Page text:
Beginning with Bees
Evidence that humans have been collecting honey from wild bees for 10,000 years comes from Spanish cave paintings. Later, the ancient Egyptians practiced a form of domesticated beekeeping which is shown in some of their art work from around 4,500 years ago. This depicted the use of simple hives and the use of smoke when accessing the hives and honey was found in jars within some of the Pharaohs’ tombs. Bees were kept in similar fashion in containers made of wood, straw or pottery up until the 18th century when the modern movable comb hives we use today were invented.
Beekeeping has long appealed to people from all walks-of-life. Part of its appeal today is the fact that it can be practiced with success in both town and county. The majority of beekeepers in the UK and Ireland keep a few colonies as a hobby but there are numerous beekeepers operating on a commercial scale, some small scale, some large.
Traditionally, beekeeping has been a skill handed down from beekeeper to beekeeper. This remains the best way of learning the craft and husbandry needed to keep honeybees. Whether your intention is to provide a few jars of honey for family and friends or ultimately to become a commercial beekeeper, the best path to becoming a beekeeper will be through your local beekeeping association.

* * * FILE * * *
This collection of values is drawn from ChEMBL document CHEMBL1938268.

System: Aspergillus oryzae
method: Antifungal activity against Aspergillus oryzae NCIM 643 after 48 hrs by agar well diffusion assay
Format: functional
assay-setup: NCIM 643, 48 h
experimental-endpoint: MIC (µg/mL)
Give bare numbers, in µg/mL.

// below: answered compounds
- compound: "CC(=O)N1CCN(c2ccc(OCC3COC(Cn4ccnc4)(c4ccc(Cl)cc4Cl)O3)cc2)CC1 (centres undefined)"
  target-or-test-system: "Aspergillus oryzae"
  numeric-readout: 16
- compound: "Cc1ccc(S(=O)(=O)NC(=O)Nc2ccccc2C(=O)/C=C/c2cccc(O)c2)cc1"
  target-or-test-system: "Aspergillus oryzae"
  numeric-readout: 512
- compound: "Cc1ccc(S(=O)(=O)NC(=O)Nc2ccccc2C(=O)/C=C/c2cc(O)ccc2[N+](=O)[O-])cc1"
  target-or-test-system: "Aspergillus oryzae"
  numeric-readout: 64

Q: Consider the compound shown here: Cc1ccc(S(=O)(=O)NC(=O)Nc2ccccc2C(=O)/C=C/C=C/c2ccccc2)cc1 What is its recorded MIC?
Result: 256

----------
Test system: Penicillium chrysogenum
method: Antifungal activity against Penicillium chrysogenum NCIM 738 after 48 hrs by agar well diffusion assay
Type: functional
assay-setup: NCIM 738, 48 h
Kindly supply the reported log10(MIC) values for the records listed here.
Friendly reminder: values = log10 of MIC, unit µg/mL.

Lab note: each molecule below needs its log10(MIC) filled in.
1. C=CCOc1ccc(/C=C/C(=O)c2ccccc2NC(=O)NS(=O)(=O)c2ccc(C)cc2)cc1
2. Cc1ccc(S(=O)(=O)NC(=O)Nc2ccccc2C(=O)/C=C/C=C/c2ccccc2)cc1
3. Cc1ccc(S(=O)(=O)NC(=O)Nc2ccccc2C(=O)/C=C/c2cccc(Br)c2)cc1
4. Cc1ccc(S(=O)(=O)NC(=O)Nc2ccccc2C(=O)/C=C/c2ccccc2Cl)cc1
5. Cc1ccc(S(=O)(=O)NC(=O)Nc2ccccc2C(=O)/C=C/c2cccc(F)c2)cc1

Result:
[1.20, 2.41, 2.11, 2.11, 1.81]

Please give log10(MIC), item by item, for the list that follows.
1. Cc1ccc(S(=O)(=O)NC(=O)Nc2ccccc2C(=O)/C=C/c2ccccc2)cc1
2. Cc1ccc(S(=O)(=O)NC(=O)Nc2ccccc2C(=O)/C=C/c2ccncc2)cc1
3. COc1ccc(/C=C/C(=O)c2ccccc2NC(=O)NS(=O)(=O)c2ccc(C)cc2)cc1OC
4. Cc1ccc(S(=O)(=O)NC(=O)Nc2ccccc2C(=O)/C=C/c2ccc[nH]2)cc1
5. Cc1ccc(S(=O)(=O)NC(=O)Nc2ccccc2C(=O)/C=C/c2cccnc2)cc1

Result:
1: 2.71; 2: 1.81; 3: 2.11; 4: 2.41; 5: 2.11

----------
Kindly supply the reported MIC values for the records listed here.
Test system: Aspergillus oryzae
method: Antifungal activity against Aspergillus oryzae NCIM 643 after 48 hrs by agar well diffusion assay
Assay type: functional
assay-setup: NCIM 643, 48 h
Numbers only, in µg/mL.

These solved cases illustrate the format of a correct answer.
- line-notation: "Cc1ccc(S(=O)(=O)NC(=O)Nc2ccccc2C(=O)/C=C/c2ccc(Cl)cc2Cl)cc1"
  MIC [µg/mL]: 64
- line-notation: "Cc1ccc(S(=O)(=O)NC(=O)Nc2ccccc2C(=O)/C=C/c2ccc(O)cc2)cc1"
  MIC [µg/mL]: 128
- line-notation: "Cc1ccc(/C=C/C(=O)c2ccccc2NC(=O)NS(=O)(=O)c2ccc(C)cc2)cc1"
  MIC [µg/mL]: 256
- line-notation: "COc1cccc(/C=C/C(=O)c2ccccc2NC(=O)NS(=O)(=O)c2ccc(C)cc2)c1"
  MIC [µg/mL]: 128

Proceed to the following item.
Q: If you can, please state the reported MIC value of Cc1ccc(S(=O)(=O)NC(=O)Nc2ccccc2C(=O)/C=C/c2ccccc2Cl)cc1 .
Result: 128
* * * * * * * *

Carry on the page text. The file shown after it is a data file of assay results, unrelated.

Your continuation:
Local beekeeping associations and beekeeping mentors provide a focused insight into the craft and into the honeybee colony. Most local associations hold monthly lectures and new or aspiring beekeepers are welcome.
Membership of a local beekeeping association gives you ready access to informed and meaningful advice. It places you in a community of like-minded individuals: beekeepers handing down their skill and knowledge to beekeepers. That community will help steer you through the path to becoming a beekeeper.
Most beekeeping associations run beginners beekeeping courses. These cover the different aspects of beekeeping. Usually they will include seasonal access to live honeybees for training. It is helpful to kick start your beekeeping career by joining one of these courses. Many of the courses begin in January or February each year and as you learn and the beekeeping season progresses, your association may be able to provide you with a Nuc/Nucleus (starter) colony of bees and provide suggestions on equipment purchases.
Other sources of information:
Electronic media in its various forms provides much information about beekeeping but please balance the ready availability of that information against the question: “Does this information apply to beekeeping in my locality?” A huge part of becoming a beekeeper is learning what works in your locality and what works for you and your bees. For this reason it is beneficial to learn alongside an existing beekeeper.
- A reasonable introductory book is “The Haynes Bee Manual” by Adrian Waring and Claire Waring. The photographic illustrations of beekeeping in the Manual provide a fantastic reference point.
- Ted Hooper’s book “A Guide to Bees and Honey” is a staple for most beginner’s beekeeping courses and is worthy of a place on your shelf.
- JG Digges’ book “The Practical Bee Guide: A Manual of Modern Beekeeping” presents a nice historic perspective on beekeeping on the island of Ireland.